If life is going to exist, then the properties of the universe have to be very precise — very specific. For example, if the universe expanded too rapidly, matter would spread apart too quickly to form galaxies, and there would be no planets. On the other hand, if the universe expanded too slowly, matter would all clump into one giant lump, and there would still be no planets. Either way, life would not be possible.

The expansion rate of the universe must be so precisely fixed that a difference of one part in 1055 (the number 10 followed by 54 zeros) would throw it off. The chances of that happening are less than the chances of winning the lottery five times in a row. Think about that. If someone did win the lottery five times in a row, would you believe that it happened by chance? Neither would anyone else! Clearly, chance is not a good explanation for the precise conditions in the big bang.

Intelligent design

More than anything else, it’s the orderly structure of the universe that suggests that the universe was intelligently and purposefully planned. But scientists have determined that the universe has many finely tuned properties — exactly the ones required in order for life to exist. For example, life requires molecules to construct bodies, carry energy, and provide nutrients. But molecules could not exist unless there was an extremely precise balance among the masses of the various atomic particles and the forces holding them together. Many scientists have commented on the precisely tuned features of our universe, and suggested that they appear to be the result of intelligent planning.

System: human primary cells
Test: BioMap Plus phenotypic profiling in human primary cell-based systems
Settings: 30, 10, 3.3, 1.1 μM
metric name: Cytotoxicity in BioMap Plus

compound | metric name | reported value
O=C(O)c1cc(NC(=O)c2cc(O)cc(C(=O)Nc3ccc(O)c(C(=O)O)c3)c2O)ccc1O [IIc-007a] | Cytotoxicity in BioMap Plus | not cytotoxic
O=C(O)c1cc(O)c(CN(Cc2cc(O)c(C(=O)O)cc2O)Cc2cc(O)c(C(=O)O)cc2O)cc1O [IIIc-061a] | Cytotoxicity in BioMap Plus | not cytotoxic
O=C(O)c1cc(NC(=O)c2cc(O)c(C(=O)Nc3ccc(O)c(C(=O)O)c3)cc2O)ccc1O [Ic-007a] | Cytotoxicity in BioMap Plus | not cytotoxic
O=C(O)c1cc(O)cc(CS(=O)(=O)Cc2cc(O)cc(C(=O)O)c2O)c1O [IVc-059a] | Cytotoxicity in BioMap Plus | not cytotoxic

Neither natural law nor chance provides a satisfactory explanation for the exquisite design of the universe. The best explanation — the one that fits what we see in our universe — is that it was intentionally created by One with unlimited power and intelligence.


Our picture of the universe has changed dramatically since the time of Galileo. We now realize the universe is vastly larger and more complex than anyone could have imagined only a few hundred years ago. Until recently, many scientists thought the universe had always existed and would always exist without ever changing in any way. Now we know it had a beginning, and is highly ordered and finely tuned for the survival of life. Even though our understanding of the universe is always changing, one thing remains the same. Humans have always been fascinated by what is ‘out there’. And it has led them to ask big questions about our own existence.

We’ll keep exploring this idea as we focus a little closer to home — our own world and some of the marvels of the living creatures around us.

The content of this post is taken from Beyond Imagination — There is more to life than we know, by John T. Baldwin, L. James Gibson and Jerry D. Thomas.

Previous chapters can be found here.